It's no secret that we live in a society obsessed by status consciousness and that the coveted rank of high status is conferred by ownership of "the right" brand name stuff, preferably plenty of it. It's also no secret that in Los Angeles that obsession has reached critical mass.
So what happens when status conscious Angelenos become parents? Well, naturally they absolutely must have "the right" stuff for their little ones. That means nothing as common as mass-marketed clothing and toys is appropriate. No, for them shopping for only the specialty and boutique labels will do.
Alan Fields, who co-wrote Baby Bargains, a popular shopping guide for parents, determined that it costs $6,655 at retail prices to buy all the stuff a child "needs," even before baby's first birthday rolls around. Fields said, "Twenty years ago, no one really cared what brand your stroller was. Today, it's a status symbol."
But here in the sun-drenched home base of diamond-encrusted cell phones, the desire for the "right" stuff is about the only thing that dependably trickles down to the folks with less robust bank accounts than the average media mogul. So what's a mom to do if she'd like to save a few bucks on her little darling's pricey accoutrements? If she's a clever former marketing exec, she'll come up with a creative plan to find lightly used ones. And that's what Valley-mom Kristin Nelson did when she set up her first Baby Bazaar.
In a recent LA Times article, reporter Jennifer Oldham states that in only four years Nelson's sale "has grown from three dozen friends and neighbors selling used children's things in Nelson's Sherman Oaks driveway to a twice-yearly mega-event that fills a 6,000-square-foot hall. Come fall, she'll be moving to a 10,000-square-foot space with room for 375 sellers."
Now dubbed the LA Kids Consignment Sale, the event offers some 25,000 items for sale, making it "the largest such event in the Western United States and one of hundreds that have sprung up nationwide in the last five years to help parents divest themselves of the expensive doodads and knickknacks that seem to be absolutely indispensable to raising a child in the 21st century."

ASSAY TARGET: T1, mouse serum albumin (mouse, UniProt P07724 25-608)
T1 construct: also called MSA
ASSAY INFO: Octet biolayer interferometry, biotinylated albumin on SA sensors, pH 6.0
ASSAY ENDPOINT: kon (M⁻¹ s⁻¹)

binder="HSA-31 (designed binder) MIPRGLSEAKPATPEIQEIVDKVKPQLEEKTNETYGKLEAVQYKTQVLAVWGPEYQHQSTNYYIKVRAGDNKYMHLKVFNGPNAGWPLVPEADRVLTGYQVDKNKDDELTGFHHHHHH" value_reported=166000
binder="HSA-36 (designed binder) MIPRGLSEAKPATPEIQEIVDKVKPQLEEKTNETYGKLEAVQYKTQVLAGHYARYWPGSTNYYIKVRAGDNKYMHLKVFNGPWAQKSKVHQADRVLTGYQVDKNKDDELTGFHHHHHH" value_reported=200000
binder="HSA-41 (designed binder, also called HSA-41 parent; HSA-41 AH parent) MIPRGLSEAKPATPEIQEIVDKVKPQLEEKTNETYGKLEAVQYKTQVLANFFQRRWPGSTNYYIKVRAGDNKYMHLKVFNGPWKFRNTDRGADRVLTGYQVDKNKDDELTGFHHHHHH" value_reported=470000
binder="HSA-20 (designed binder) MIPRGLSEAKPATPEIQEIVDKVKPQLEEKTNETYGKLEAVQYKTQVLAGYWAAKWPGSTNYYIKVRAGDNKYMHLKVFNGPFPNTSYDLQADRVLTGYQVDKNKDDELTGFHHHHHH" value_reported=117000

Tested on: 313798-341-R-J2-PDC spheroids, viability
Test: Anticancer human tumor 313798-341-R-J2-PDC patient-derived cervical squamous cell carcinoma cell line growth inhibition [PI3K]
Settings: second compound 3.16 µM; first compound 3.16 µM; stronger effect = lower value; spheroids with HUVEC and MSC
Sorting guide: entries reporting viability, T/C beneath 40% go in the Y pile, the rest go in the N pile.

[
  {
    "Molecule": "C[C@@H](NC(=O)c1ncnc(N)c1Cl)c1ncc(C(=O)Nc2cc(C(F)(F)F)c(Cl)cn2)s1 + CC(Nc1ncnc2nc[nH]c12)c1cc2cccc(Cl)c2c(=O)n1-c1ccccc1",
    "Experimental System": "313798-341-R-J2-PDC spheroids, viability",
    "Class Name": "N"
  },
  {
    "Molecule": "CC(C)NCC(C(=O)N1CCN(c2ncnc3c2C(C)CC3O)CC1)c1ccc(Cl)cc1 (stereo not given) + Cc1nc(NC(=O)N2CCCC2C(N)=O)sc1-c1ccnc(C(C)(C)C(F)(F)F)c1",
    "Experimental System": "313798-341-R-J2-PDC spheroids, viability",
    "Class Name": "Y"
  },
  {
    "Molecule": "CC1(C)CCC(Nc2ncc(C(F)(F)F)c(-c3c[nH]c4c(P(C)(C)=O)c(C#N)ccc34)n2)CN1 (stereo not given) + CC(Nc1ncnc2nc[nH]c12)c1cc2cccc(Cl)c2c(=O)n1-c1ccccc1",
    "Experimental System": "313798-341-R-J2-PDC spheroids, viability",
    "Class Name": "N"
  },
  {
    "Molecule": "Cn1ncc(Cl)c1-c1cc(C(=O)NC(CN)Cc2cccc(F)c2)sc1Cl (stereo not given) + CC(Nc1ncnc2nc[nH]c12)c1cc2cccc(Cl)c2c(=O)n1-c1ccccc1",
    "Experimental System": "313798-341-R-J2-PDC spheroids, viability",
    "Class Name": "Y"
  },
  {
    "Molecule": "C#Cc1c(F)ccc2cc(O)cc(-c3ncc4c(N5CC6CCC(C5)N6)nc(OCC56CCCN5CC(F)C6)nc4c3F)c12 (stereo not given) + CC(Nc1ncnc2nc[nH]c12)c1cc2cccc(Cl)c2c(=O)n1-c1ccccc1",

Originally Nelson thought she'd be selling to low income parents looking for bargains. Instead, she found "stay-at-home mothers in $165 jeans frantically searching crowded racks elbow-to-elbow with screenwriters and nannies. Some came from 30 miles away or farther."
If you'd like a glimpse of what the sale is like, take a look at this two-minute LA Kids Consignment Sale video produced for the LA Times.
At least this giant consignment sale is a very fine example of recycling. But shouldn't we also be considering the sheer quantity of stuff that's being sold? Was all of it necessary to raise a happy newborn for the following 365 days?
I wonder how much it really costs to raise a healthy, happy baby, especially if you don't happen to have a spare $6,655 to spend in that first year. I'm not a parent, so I can't speak from experience; please chime in with your observations if you do have kids. And meanwhile, let's get some perspective.
In 1999 in Los Angeles, 181,473 children under age five lived below the poverty line. That's almost 25 percent of all the kids in that age group in LA County. Considering our current economic malaise, it's unlikely that things have improved in the last decade.
In 2002, a family of four was considered below the poverty line if their income was less than $18,100. It's doubtful that any of these families could have even imagined spending over one-third of their total household income on stuff for a new baby.
As I said, I don't have kids, but the last time I encountered a child under the age of one, I can absolutely guarantee that he didn't care about the name on the label of his jammies.
Unfortunately, his parents did.
© 2008 Cynthia Friedlob